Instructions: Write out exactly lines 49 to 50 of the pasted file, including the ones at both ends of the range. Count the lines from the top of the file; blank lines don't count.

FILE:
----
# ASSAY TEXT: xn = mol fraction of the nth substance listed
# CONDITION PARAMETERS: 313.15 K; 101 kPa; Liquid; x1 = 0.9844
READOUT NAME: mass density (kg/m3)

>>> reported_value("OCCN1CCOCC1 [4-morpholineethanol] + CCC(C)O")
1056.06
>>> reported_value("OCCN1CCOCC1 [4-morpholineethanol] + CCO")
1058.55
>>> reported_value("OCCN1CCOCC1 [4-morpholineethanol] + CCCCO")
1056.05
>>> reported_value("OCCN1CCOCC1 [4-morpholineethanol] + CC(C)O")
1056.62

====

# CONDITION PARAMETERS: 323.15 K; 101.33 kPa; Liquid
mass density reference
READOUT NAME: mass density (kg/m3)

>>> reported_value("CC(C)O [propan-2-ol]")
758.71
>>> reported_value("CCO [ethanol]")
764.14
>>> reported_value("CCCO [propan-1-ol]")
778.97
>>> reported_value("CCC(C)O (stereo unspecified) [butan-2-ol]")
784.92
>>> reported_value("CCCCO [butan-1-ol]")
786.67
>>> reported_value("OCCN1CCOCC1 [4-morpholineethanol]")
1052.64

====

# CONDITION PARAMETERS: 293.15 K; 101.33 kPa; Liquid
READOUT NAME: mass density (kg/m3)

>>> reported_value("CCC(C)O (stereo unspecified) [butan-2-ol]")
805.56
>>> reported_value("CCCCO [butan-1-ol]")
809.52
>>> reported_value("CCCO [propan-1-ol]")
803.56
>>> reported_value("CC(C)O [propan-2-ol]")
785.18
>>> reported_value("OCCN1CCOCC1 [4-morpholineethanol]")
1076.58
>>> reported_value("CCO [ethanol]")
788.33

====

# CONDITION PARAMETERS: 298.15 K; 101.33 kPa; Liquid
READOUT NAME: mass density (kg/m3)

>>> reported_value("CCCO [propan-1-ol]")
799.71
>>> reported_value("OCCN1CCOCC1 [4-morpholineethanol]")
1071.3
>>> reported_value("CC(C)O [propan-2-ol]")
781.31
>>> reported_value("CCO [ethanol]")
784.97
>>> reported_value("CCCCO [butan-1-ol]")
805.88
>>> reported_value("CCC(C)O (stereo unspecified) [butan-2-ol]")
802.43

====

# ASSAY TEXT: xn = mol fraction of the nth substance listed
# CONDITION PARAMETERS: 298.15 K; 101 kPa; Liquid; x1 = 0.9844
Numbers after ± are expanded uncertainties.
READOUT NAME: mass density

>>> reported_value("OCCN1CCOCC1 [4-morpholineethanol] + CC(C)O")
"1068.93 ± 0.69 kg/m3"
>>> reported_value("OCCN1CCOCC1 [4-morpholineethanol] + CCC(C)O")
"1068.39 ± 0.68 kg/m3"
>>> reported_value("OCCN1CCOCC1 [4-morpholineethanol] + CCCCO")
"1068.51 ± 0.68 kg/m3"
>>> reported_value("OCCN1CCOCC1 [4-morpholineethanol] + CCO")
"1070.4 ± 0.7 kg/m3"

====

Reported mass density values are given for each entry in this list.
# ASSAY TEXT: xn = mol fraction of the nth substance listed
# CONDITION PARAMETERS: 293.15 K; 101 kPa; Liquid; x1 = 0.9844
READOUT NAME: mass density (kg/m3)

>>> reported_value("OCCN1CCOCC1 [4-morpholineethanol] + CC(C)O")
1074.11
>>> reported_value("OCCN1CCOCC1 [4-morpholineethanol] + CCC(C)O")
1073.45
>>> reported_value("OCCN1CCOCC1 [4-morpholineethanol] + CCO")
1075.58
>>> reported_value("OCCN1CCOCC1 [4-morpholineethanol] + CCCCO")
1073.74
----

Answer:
1071.3
>>> reported_value("CC(C)O [propan-2-ol]")